At the top of the list for all authors, their publishers, their agents and their publicists, there’s always been one wish that stands head and shoulders above all in book reviews: The Sunday Book Review supplement of the New York Times. But in the hundreds of books that editors see every week, all vying for this coveted review space, only few can garner the interest for review. Writing, like all art, is subjective: its beauty lies in the eyes of its beholder. Further, the books one reads about in the Review Section are usually those up-and-coming, already acclaimed, “big books,” the kind published by Crown/Random House or HarperCollins, or perhaps that literary novel that’s being talked about as the next major American novel.
So many authors aspire for Times’ recognition; so few see it happen, even over the course of a lifetime career. So, you can imagine my surprise when one of my authors, a debut novelist, who spent twenty-five years honing her book, In the King’s Arms, realized this nearly impossible impossible dream. And furthermore, was given such a glowing review that the hair-tearing process became worthwhile–all those years, all those countless rejections, such indifference to a story so embedded in the author’s own history and the world history of the Holocaust. I thought readers, including myself, were tired of this theme: how many times can we re-live the pain, violence, and guilt of such human atrocity?
But when I saw The Lazarus Project rise to the bestseller’s list, followed by the acclaimed first novel of Tea Obreht, I realized the roots of Jewish indignation and the plight of Eastern Europeans still resonate with most readers–it’s the tragedy we cannot forgive, it’s the wound that will never be sealed, and so it fascinates us, endlessly.
Like Obreht’s novel, Taitz’ is a coming-of-age, written with the older wisdom of a parent looking back at her 20s year abroad (at Oxford) experience. It echoes entirely, as Obreht, in an interview with another favorite author of mine, Jennifer Egan: “…a sense of the parent-child relationship being very tense and of children not wanting to live in their parents’ shadow. When you’re growing up, the lives of your parents aren’t that fascinating, but there is this fascination with grandparents. Because of that great amount of time that has passed between their youth and yours, and the fact that they lived entire lives before you even got there, you can’t really deny their identity as individuals prior to your existence they way perhaps you can with your parents. There’s also an awareness that the world was very different when they were living their lives.”
Taitz’ novel touched me, and I believe the same of those novels mentioned, not because of its Holocaust theme, but because of its more universally human ones:the “education” children seek for themselves, in rebellion of their parents.
In fact, I most compare Sonia’s novel to one of my all time favorite films,”An Education.” Just like the Carrie Mulligan character in the film, a young girl finds herself caught in a forbidden romance–in the case of Lily Taub, one with an English aristocrat, whose mother is deeply anti-Semitic.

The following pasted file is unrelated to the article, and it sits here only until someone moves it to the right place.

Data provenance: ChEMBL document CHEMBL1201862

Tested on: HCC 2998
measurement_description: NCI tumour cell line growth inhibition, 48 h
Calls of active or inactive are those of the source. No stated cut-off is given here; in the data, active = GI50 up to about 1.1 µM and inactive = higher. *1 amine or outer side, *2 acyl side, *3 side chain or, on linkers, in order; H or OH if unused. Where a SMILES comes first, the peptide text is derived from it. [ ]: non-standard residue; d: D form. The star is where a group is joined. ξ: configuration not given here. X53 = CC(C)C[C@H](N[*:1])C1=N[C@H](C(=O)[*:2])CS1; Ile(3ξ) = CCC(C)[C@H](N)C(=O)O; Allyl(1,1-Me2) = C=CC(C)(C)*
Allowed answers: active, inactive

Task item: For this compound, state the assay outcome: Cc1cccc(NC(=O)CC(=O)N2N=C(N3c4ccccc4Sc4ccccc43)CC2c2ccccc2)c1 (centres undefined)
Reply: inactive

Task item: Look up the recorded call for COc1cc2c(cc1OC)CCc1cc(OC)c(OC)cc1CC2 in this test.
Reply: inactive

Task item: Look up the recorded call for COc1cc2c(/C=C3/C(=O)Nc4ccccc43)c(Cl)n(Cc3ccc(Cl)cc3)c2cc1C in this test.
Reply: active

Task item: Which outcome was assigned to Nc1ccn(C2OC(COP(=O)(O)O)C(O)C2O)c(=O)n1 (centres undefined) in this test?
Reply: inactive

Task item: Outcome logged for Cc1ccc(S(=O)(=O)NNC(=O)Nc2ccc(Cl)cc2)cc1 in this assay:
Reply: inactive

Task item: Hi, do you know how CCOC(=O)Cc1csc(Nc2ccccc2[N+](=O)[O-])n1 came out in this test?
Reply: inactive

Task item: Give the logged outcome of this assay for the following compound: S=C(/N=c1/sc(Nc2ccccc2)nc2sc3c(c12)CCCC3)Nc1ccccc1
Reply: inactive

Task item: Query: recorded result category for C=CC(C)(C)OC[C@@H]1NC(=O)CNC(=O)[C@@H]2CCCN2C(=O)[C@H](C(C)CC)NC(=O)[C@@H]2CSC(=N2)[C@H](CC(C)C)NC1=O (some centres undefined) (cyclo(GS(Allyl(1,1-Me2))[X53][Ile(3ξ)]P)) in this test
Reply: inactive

From a publicity standpoint, I decided to work with Sonia largely because her novel was rooted in her own personal story: and this memoir aspect has always proved a saving grace in terms of media interest. I also felt this novel published by a devoted editor at McWitty Press, deserved a real shot, a shot not typically given to books published by smaller presses. From a very personal standpoint, I need to believe in the writing talent of every author I work with. For me, Sonia had a literary voice that felt not unlike Ian McEwan’s (particularly, in his slim romance novel, also set in England, On Cecil Beach. Admittedly, I never found a McEwan book I didn’t like.) The best kind of books form an everlasting memory, but their messages are rendered concisely and thoughtfully.
When I saw this weekend’s paper, I could only smile widely and think about Sonia and what this review would always mean to here, and the enduring power of that Times endorsement that can often change an author’s career.
But Sonia, her publisher, and me, her publicist, never needed this official stamp of credibility. We knew that Sonia’s book was good and worth writing. The greatest gifts come to those who do not expect them, and can continue on without them. When you try to force fate, it’s like waiting for a train and hoping that by looking, you’ll make it come.
“With Five Days, Douglas Kennedy has crafted a brilliant meditation on regret, fidelity, family, and second chances that will have you breathlessly turning pages to find out what happened in the past and what will happen next. At once heartbreaking and hopeful, it is a bracing new work of fiction by an internationally acclaimed writer at the height of his powers.” — Will Schwalbe, author of The End of Your Life Book Club